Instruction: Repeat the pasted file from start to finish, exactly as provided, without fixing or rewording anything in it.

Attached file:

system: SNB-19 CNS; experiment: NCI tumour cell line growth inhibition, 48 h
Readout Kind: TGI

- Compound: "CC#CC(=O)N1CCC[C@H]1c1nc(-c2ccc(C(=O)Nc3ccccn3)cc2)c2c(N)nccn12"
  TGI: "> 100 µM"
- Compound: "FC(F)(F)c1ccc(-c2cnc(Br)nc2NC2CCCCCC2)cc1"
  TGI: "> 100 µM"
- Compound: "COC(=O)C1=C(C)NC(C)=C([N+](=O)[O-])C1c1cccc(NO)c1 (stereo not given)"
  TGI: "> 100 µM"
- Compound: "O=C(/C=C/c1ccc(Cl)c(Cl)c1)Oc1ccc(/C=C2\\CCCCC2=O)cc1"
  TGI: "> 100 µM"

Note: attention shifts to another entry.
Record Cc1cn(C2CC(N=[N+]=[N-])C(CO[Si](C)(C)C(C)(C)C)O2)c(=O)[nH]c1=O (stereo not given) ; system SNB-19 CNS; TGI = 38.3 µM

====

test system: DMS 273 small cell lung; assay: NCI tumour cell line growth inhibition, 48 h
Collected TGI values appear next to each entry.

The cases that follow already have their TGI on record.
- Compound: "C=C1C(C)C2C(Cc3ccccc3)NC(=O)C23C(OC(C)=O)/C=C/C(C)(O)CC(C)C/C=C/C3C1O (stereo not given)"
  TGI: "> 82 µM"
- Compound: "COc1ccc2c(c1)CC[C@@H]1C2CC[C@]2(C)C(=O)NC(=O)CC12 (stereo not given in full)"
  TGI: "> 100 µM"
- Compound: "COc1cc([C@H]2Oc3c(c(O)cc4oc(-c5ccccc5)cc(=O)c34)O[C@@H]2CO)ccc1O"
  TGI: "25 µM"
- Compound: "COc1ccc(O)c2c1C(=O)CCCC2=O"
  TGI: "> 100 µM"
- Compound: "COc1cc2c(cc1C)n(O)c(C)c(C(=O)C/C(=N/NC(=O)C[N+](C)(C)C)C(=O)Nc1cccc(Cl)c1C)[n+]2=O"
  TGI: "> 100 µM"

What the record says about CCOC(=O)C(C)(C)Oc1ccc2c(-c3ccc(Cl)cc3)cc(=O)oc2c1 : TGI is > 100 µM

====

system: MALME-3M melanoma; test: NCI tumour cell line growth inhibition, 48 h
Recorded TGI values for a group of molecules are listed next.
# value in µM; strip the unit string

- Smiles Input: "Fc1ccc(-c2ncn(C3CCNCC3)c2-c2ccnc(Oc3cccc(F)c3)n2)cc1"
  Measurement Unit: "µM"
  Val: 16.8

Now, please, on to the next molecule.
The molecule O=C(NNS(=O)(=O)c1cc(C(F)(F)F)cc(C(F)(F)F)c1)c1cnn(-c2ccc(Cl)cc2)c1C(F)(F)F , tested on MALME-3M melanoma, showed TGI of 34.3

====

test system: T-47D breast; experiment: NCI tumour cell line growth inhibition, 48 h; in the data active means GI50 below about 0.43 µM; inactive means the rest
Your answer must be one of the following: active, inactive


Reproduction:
system: SNB-19 CNS; experiment: NCI tumour cell line growth inhibition, 48 h
Readout Kind: TGI

- Compound: "CC#CC(=O)N1CCC[C@H]1c1nc(-c2ccc(C(=O)Nc3ccccn3)cc2)c2c(N)nccn12"
  TGI: "> 100 µM"
- Compound: "FC(F)(F)c1ccc(-c2cnc(Br)nc2NC2CCCCCC2)cc1"
  TGI: "> 100 µM"
- Compound: "COC(=O)C1=C(C)NC(C)=C([N+](=O)[O-])C1c1cccc(NO)c1 (stereo not given)"
  TGI: "> 100 µM"
- Compound: "O=C(/C=C/c1ccc(Cl)c(Cl)c1)Oc1ccc(/C=C2\\CCCCC2=O)cc1"
  TGI: "> 100 µM"

Note: attention shifts to another entry.
Record Cc1cn(C2CC(N=[N+]=[N-])C(CO[Si](C)(C)C(C)(C)C)O2)c(=O)[nH]c1=O (stereo not given) ; system SNB-19 CNS; TGI = 38.3 µM

====

test system: DMS 273 small cell lung; assay: NCI tumour cell line growth inhibition, 48 h
Collected TGI values appear next to each entry.

The cases that follow already have their TGI on record.
- Compound: "C=C1C(C)C2C(Cc3ccccc3)NC(=O)C23C(OC(C)=O)/C=C/C(C)(O)CC(C)C/C=C/C3C1O (stereo not given)"
  TGI: "> 82 µM"
- Compound: "COc1ccc2c(c1)CC[C@@H]1C2CC[C@]2(C)C(=O)NC(=O)CC12 (stereo not given in full)"
  TGI: "> 100 µM"
- Compound: "COc1cc([C@H]2Oc3c(c(O)cc4oc(-c5ccccc5)cc(=O)c34)O[C@@H]2CO)ccc1O"
  TGI: "25 µM"
- Compound: "COc1ccc(O)c2c1C(=O)CCCC2=O"
  TGI: "> 100 µM"
- Compound: "COc1cc2c(cc1C)n(O)c(C)c(C(=O)C/C(=N/NC(=O)C[N+](C)(C)C)C(=O)Nc1cccc(Cl)c1C)[n+]2=O"
  TGI: "> 100 µM"

What the record says about CCOC(=O)C(C)(C)Oc1ccc2c(-c3ccc(Cl)cc3)cc(=O)oc2c1 : TGI is > 100 µM

====

system: MALME-3M melanoma; test: NCI tumour cell line growth inhibition, 48 h
Recorded TGI values for a group of molecules are listed next.
# value in µM; strip the unit string

- Smiles Input: "Fc1ccc(-c2ncn(C3CCNCC3)c2-c2ccnc(Oc3cccc(F)c3)n2)cc1"
  Measurement Unit: "µM"
  Val: 16.8

Now, please, on to the next molecule.
The molecule O=C(NNS(=O)(=O)c1cc(C(F)(F)F)cc(C(F)(F)F)c1)c1cnn(-c2ccc(Cl)cc2)c1C(F)(F)F , tested on MALME-3M melanoma, showed TGI of 34.3

====

test system: T-47D breast; experiment: NCI tumour cell line growth inhibition, 48 h; in the data active means GI50 below about 0.43 µM; inactive means the rest
Your answer must be one of the following: active, inactive